Python Language Series and Parallel Mapping


Example

map() is a built-in function, which means that it is available everywhere without the need to use an 'import' statement. It is available everywhere just like print() If you look at Example 5 you will see that I had to use an import statement before I could use pretty print (import pprint). Thus pprint is not a built-in function

Series mapping

In this case each argument of the iterable is supplied as argument to the mapping function in ascending order. This arises when we have just one iterable to map and the mapping function requires a single argument.

Example 1

insects = ['fly', 'ant', 'beetle', 'cankerworm']
f = lambda x: x + ' is an insect'
print(list(map(f, insects))) # the function defined by f is executed on each item of the iterable insects

results in

['fly is an insect', 'ant is an insect', 'beetle is an insect', 'cankerworm is an insect']

Example 2

print(list(map(len, insects))) # the len function is executed each item in the insect list

results in

[3, 3, 6, 10]

Parallel mapping

In this case each argument of the mapping function is pulled from across all iterables (one from each iterable) in parallel. Thus the number of iterables supplied must match the number of arguments required by the function.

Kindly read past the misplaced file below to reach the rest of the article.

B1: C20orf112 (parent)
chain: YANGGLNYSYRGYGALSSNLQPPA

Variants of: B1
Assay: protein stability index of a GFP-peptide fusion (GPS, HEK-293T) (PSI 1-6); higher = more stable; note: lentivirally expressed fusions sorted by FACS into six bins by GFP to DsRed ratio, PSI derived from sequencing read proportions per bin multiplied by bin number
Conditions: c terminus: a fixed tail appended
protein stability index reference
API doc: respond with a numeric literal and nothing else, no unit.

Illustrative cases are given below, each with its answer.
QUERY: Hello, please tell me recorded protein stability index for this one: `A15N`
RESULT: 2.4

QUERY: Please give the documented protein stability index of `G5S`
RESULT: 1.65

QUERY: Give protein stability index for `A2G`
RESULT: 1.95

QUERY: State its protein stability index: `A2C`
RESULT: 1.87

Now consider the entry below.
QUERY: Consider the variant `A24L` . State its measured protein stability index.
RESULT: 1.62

carnivores = ['lion', 'tiger', 'leopard', 'arctic fox']
herbivores = ['african buffalo', 'moose', 'okapi', 'parakeet']
omnivores = ['chicken', 'dove', 'mouse', 'pig']

def animals(w, x, y, z):
    return '{0}, {1}, {2}, and {3} ARE ALL ANIMALS'.format(w.title(), x, y, z)

Example 3

# Too many arguments
# observe here that map is trying to pass one item each from each of the four iterables to len. This leads len to complain that
# it is being fed too many arguments
print(list(map(len, insects, carnivores, herbivores, omnivores)))

results in

TypeError: len() takes exactly one argument (4 given)

Example 4

# Too few arguments
# observe here that map is suppose to execute animal on individual elements of insects one-by-one. But animals complain when
# it only gets one argument, whereas it was expecting four.
print(list(map(animals, insects)))

results in

TypeError: animals() missing 3 required positional arguments: 'x', 'y', and 'z'

Example 5

# here map supplies w, x, y, z with one value from across the list
import pprint
pprint.pprint(list(map(animals, insects, carnivores, herbivores, omnivores)))

results in

 ['Fly, lion, african buffalo, and chicken ARE ALL ANIMALS',
 'Ant, tiger, moose, and dove ARE ALL ANIMALS',
 'Beetle, leopard, okapi, and mouse ARE ALL ANIMALS',
 'Cankerworm, arctic fox, parakeet, and pig ARE ALL ANIMALS']